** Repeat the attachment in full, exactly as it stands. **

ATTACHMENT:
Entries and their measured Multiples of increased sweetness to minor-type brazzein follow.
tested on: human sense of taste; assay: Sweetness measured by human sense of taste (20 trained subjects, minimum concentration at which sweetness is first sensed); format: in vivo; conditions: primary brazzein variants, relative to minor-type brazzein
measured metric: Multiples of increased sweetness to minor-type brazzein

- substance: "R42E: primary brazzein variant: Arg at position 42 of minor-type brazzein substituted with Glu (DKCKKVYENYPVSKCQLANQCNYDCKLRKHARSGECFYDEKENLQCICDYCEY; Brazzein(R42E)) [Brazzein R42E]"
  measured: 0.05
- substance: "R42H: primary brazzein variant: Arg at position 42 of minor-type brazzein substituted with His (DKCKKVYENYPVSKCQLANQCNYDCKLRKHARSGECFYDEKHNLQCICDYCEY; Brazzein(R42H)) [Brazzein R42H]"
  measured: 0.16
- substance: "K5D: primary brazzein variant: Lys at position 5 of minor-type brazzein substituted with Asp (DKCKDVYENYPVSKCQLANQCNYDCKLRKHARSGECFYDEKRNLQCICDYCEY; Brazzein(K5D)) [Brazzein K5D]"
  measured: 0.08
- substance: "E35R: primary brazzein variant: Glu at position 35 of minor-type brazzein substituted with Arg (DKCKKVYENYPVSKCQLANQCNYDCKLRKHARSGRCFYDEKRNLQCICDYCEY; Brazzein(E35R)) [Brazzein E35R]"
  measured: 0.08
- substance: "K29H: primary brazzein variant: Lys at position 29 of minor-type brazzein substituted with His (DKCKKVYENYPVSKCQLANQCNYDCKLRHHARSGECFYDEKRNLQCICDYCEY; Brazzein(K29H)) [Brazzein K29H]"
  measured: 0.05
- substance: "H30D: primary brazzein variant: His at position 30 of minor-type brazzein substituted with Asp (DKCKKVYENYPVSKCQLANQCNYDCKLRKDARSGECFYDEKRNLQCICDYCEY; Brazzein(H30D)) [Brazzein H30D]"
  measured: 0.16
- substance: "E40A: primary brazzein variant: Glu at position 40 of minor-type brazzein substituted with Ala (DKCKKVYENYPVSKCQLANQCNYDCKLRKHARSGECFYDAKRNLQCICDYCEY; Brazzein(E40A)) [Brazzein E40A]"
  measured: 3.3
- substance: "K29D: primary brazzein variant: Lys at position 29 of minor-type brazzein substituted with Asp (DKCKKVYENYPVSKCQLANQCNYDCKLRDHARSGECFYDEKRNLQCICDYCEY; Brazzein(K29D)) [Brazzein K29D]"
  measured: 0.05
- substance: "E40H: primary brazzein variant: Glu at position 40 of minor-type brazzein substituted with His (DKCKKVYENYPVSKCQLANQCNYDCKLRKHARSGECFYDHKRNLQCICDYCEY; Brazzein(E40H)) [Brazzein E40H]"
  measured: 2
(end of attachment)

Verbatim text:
Entries and their measured Multiples of increased sweetness to minor-type brazzein follow.
tested on: human sense of taste; assay: Sweetness measured by human sense of taste (20 trained subjects, minimum concentration at which sweetness is first sensed); format: in vivo; conditions: primary brazzein variants, relative to minor-type brazzein
measured metric: Multiples of increased sweetness to minor-type brazzein

- substance: "R42E: primary brazzein variant: Arg at position 42 of minor-type brazzein substituted with Glu (DKCKKVYENYPVSKCQLANQCNYDCKLRKHARSGECFYDEKENLQCICDYCEY; Brazzein(R42E)) [Brazzein R42E]"
  measured: 0.05
- substance: "R42H: primary brazzein variant: Arg at position 42 of minor-type brazzein substituted with His (DKCKKVYENYPVSKCQLANQCNYDCKLRKHARSGECFYDEKHNLQCICDYCEY; Brazzein(R42H)) [Brazzein R42H]"
  measured: 0.16
- substance: "K5D: primary brazzein variant: Lys at position 5 of minor-type brazzein substituted with Asp (DKCKDVYENYPVSKCQLANQCNYDCKLRKHARSGECFYDEKRNLQCICDYCEY; Brazzein(K5D)) [Brazzein K5D]"
  measured: 0.08
- substance: "E35R: primary brazzein variant: Glu at position 35 of minor-type brazzein substituted with Arg (DKCKKVYENYPVSKCQLANQCNYDCKLRKHARSGRCFYDEKRNLQCICDYCEY; Brazzein(E35R)) [Brazzein E35R]"
  measured: 0.08
- substance: "K29H: primary brazzein variant: Lys at position 29 of minor-type brazzein substituted with His (DKCKKVYENYPVSKCQLANQCNYDCKLRHHARSGECFYDEKRNLQCICDYCEY; Brazzein(K29H)) [Brazzein K29H]"
  measured: 0.05
- substance: "H30D: primary brazzein variant: His at position 30 of minor-type brazzein substituted with Asp (DKCKKVYENYPVSKCQLANQCNYDCKLRKDARSGECFYDEKRNLQCICDYCEY; Brazzein(H30D)) [Brazzein H30D]"
  measured: 0.16
- substance: "E40A: primary brazzein variant: Glu at position 40 of minor-type brazzein substituted with Ala (DKCKKVYENYPVSKCQLANQCNYDCKLRKHARSGECFYDAKRNLQCICDYCEY; Brazzein(E40A)) [Brazzein E40A]"
  measured: 3.3
- substance: "K29D: primary brazzein variant: Lys at position 29 of minor-type brazzein substituted with Asp (DKCKKVYENYPVSKCQLANQCNYDCKLRDHARSGECFYDEKRNLQCICDYCEY; Brazzein(K29D)) [Brazzein K29D]"
  measured: 0.05
- substance: "E40H: primary brazzein variant: Glu at position 40 of minor-type brazzein substituted with His (DKCKKVYENYPVSKCQLANQCNYDCKLRKHARSGECFYDHKRNLQCICDYCEY; Brazzein(E40H)) [Brazzein E40H]"
  measured: 2